• September 20, 2012

    by Jeremy Leaming

    Republicans keeping to their obstructionist ways blocked an effort by Sen. Majority Leader Harry Reid to force votes on 17 district court nominations that have languished in the chamber.

    Obstruction of President Obama’s judicial nominations has been ongoing since the start of his first term, and the federal bench has a record number of vacancies, more than 80. Sen. Reid had called for unanimous consent to secure confirmation votes for 17 district court nominations. “There are places around the country where we have judges who are tremendously overworked on these cases,” Reid said.

    But Senate Minority Leader Mitch McConnell objected to the move, claiming the president has been treated fairly.

    Senate Judiciary Committee Chairman Patrick Leahy, who has consistently called out Republicans’ obstruction of the president’s judicial selections, decried today’s action.

    Leahy noted that Obama’s predecessors did not face this kind of trouble appointing judges to the federal bench, especially district court judges.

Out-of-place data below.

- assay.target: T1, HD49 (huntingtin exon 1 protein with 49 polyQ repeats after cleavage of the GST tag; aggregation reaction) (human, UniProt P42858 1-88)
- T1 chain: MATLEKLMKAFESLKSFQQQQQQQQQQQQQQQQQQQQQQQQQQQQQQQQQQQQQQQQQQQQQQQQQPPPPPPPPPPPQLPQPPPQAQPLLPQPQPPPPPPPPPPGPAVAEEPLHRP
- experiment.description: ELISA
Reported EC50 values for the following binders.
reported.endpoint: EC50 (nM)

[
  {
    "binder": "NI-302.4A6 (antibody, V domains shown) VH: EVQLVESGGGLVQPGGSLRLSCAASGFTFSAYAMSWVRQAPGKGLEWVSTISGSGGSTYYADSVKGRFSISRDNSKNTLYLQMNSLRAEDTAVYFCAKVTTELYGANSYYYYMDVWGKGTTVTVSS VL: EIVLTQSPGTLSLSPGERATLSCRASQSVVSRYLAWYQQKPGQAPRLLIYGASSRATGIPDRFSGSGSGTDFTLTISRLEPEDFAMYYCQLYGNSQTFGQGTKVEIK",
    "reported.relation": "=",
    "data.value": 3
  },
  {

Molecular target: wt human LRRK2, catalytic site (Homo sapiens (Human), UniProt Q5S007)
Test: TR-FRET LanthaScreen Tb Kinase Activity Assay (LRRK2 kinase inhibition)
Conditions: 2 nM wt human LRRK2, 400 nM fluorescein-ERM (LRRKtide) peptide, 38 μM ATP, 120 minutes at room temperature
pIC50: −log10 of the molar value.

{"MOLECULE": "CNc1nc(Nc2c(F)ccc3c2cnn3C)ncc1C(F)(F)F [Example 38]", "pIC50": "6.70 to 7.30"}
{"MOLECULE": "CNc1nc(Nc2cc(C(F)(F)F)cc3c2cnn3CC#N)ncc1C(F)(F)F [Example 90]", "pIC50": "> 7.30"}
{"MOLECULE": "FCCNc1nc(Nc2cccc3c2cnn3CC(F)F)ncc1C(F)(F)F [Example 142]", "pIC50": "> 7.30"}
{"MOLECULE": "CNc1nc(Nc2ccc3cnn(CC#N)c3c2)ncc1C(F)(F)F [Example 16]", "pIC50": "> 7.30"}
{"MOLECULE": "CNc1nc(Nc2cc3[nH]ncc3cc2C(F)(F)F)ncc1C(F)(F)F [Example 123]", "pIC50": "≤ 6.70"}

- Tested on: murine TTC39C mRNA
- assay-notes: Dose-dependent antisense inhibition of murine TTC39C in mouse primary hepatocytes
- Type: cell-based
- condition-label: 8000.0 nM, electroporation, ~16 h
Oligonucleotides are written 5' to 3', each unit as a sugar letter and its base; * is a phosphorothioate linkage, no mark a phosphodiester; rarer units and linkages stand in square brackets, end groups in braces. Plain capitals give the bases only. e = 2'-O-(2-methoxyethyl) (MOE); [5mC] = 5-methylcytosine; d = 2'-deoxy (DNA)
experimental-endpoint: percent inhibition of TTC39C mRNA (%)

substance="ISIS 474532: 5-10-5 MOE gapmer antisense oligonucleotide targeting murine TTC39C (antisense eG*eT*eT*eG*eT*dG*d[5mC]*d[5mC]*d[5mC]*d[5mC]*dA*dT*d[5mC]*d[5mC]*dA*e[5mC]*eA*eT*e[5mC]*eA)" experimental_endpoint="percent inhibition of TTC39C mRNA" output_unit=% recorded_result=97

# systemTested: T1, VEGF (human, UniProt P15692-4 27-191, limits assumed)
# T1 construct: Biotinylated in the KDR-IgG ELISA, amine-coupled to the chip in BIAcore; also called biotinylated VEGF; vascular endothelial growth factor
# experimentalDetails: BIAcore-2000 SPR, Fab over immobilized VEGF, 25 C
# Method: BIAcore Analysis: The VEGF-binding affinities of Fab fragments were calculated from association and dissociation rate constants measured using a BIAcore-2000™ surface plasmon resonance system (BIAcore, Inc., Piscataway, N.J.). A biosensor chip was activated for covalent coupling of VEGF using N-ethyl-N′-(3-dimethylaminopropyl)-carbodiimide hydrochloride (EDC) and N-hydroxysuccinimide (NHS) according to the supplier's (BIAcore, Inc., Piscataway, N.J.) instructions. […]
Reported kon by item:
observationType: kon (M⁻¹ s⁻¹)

“However,” Leahy said in a press statement, “Senate Republicans have raised the level of partisanship so that these Federal trial court nominees have now become wrapped around the axle of partisanship. Despite a vacancy crisis that threatens the ability of Federal courts to provide justice for the American people, Senate Republicans now refuse to allow a vote on any of the 17 pending district court nominees, including 12 that have been declared judicial emergency vacancies.”